17. sushijerk

    sushijerk Well-Known Member

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    This makes me not want to buy any Uniqlo, ever.

    Anybody ever seen Gung Ho?

    The parts about the cash out contest and the 6 shirts folded in one minute just made me want vomit.


    Someone else was expressing the same sentiments to the article in another thread. It's a fucking mass retail store that is dedicated to high volume turnover, not an art collective where everyone is a unique and beautiful snowflake. I'm there pretty regularly and the check out line moves fast, there is very little clutter because employees are constantly folding and replacing stray items, and I'm always offered a bag if they see me hand carrying multiple items. Whatever the hell they do behind the scenes I think more stores should do it.

    Sorry a bunch of college kids trying to make some spending cash makes you want to vomit.
     
  18. Simion505

    Simion505 Senior member

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    i was definitely weirded out by the "my name is Uniqlo" bits.

    Haha yeah me too, I was thinking... WTF... as I read it. But don't worry, if you read the paragraph after that the writer does state:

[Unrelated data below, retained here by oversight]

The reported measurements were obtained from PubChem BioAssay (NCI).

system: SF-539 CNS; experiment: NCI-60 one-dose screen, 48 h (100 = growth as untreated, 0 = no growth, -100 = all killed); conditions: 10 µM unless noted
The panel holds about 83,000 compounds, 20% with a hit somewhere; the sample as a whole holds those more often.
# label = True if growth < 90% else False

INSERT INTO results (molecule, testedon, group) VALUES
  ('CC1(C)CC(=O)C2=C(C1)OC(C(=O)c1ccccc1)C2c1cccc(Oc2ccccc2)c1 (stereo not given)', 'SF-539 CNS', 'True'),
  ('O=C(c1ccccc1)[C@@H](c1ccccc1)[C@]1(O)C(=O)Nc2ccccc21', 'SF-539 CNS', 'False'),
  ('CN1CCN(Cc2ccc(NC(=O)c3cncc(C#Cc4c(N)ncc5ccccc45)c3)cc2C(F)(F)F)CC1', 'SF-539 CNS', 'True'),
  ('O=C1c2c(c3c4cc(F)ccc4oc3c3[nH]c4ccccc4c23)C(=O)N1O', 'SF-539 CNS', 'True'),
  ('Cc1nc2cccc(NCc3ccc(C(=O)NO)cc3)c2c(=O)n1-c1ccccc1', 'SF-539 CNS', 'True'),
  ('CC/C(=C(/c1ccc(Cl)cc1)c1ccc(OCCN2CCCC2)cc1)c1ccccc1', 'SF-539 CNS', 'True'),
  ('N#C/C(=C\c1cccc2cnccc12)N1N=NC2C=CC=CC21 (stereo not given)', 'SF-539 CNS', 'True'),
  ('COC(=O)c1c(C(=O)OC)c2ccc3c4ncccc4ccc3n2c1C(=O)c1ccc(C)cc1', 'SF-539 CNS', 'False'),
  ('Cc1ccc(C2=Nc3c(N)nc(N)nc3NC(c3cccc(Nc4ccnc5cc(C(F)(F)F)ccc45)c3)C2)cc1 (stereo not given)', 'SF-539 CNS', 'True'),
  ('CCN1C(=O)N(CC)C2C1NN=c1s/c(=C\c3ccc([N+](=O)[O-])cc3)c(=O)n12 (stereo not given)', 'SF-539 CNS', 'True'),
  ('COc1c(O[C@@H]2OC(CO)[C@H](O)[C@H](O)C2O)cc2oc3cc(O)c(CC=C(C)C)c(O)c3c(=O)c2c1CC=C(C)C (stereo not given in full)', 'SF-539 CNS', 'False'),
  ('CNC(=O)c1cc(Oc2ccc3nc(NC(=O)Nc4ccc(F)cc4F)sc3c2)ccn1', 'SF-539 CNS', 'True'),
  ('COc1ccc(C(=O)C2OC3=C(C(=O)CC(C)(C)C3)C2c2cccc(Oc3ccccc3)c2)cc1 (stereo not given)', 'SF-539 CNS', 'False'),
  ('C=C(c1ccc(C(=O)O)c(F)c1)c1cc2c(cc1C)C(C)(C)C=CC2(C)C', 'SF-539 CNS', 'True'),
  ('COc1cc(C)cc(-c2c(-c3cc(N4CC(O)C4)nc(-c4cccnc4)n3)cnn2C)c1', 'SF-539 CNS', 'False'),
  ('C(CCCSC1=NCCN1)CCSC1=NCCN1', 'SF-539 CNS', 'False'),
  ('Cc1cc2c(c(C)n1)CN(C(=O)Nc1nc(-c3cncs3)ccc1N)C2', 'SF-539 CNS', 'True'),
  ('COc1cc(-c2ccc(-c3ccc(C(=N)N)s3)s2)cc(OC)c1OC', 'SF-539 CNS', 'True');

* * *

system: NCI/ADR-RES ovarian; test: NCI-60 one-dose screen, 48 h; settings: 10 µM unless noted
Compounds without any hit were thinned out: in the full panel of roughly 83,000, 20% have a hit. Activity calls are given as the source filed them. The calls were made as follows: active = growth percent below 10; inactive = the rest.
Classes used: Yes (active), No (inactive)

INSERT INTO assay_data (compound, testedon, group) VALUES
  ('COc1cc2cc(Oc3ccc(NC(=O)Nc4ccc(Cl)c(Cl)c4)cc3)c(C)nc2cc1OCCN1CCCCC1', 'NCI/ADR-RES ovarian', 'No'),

"with Uniqlo being replaced with the actual staff member's name of course."
     
  19. holymadness

    holymadness Senior member

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    My main complaint with the Paris store is that there are three men's changerooms for the entire store; the lineups are atrocious, as you can imagine.

    It is amusing to see young French cashiers handing me my change with both hands and a bow. Endearing even. Some of them screw it up and drop the money, which is always fun. Our store has even hired a huge number of Japanese residents in order to cater to the Japanese tourist market, as well as to lend an air of authenticity to the whole thing.

    I only buy underwear and undershirts there (great value for the price). The shirts, sport coats, ties, sweaters, etc. are lousy as you might expect. I'll probably buy a pair of jeans from them one day, since the selvedge denim is attractive. The colours are also highly overrated; like a rainbow threw up on the walls. There's no subtlety at all, just bright, primary shades.
     
  20. Fuuma

    Fuuma Senior member

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    My main complaint with the Paris store is that there are three men's changerooms for the entire store; the lineups are atrocious, as you can imagine.

    It is amusing to see young French cashiers handing me my change with both hands and a bow. Endearing even. Some of them screw it up and drop the money, which is always fun. Our store has even hired a huge number of Japanese residents in order to cater to the Japanese tourist market, as well as to lend an air of authenticity to the whole thing.

    I only buy underwear and undershirts there (great value for the price). The shirts, sport coats, ties, sweaters, etc. are lousy as you might expect. I'll probably buy a pair of jeans from them one day, since the selvedge denim is attractive. The colours are also highly overrated; like a rainbow threw up on the walls. There's no subtlety at all, just bright, primary shades.


    The Paris store offers a hellish experience and is too "branded" for Uniqlo with all the anime-themed installations and stuff like that. NYC one is quieter.